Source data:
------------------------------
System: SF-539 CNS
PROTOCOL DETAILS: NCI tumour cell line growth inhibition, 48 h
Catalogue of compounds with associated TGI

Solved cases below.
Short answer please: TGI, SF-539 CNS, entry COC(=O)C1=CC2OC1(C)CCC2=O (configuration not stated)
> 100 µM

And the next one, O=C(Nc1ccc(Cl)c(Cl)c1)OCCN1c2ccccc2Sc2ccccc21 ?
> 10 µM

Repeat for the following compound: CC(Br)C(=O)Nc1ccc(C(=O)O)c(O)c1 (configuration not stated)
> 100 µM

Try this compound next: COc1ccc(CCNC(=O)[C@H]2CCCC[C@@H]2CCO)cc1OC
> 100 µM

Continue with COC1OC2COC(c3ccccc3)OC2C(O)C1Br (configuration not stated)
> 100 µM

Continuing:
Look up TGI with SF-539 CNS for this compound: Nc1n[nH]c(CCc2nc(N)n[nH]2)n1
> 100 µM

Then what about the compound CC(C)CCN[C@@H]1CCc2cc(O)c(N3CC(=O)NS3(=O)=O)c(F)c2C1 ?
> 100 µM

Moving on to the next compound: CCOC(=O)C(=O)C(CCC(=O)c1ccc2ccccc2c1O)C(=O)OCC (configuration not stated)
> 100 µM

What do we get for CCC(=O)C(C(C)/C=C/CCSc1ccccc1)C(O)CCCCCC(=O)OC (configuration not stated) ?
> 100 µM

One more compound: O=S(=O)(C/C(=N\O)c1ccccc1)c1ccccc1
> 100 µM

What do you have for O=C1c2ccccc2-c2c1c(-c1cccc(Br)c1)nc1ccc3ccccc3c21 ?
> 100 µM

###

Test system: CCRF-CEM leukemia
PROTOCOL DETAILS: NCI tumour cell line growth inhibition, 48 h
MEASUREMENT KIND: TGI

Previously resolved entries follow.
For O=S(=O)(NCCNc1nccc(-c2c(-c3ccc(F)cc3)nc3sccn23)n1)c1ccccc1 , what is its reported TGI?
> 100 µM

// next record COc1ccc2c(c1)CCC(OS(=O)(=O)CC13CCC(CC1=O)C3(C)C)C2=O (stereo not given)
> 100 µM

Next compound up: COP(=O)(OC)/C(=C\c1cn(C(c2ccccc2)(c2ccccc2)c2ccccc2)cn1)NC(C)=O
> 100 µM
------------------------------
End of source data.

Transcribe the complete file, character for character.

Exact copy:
System: SF-539 CNS
PROTOCOL DETAILS: NCI tumour cell line growth inhibition, 48 h
Catalogue of compounds with associated TGI

Solved cases below.
Short answer please: TGI, SF-539 CNS, entry COC(=O)C1=CC2OC1(C)CCC2=O (configuration not stated)
> 100 µM

And the next one, O=C(Nc1ccc(Cl)c(Cl)c1)OCCN1c2ccccc2Sc2ccccc21 ?
> 10 µM

Repeat for the following compound: CC(Br)C(=O)Nc1ccc(C(=O)O)c(O)c1 (configuration not stated)
> 100 µM

Try this compound next: COc1ccc(CCNC(=O)[C@H]2CCCC[C@@H]2CCO)cc1OC
> 100 µM

Continue with COC1OC2COC(c3ccccc3)OC2C(O)C1Br (configuration not stated)
> 100 µM

Continuing:
Look up TGI with SF-539 CNS for this compound: Nc1n[nH]c(CCc2nc(N)n[nH]2)n1
> 100 µM

Then what about the compound CC(C)CCN[C@@H]1CCc2cc(O)c(N3CC(=O)NS3(=O)=O)c(F)c2C1 ?
> 100 µM

Moving on to the next compound: CCOC(=O)C(=O)C(CCC(=O)c1ccc2ccccc2c1O)C(=O)OCC (configuration not stated)
> 100 µM

What do we get for CCC(=O)C(C(C)/C=C/CCSc1ccccc1)C(O)CCCCCC(=O)OC (configuration not stated) ?
> 100 µM

One more compound: O=S(=O)(C/C(=N\O)c1ccccc1)c1ccccc1
> 100 µM

What do you have for O=C1c2ccccc2-c2c1c(-c1cccc(Br)c1)nc1ccc3ccccc3c21 ?
> 100 µM

###

Test system: CCRF-CEM leukemia
PROTOCOL DETAILS: NCI tumour cell line growth inhibition, 48 h
MEASUREMENT KIND: TGI

Previously resolved entries follow.
For O=S(=O)(NCCNc1nccc(-c2c(-c3ccc(F)cc3)nc3sccn23)n1)c1ccccc1 , what is its reported TGI?
> 100 µM

// next record COc1ccc2c(c1)CCC(OS(=O)(=O)CC13CCC(CC1=O)C3(C)C)C2=O (stereo not given)
> 100 µM

Next compound up: COP(=O)(OC)/C(=C\c1cn(C(c2ccccc2)(c2ccccc2)c2ccccc2)cn1)NC(C)=O
> 100 µM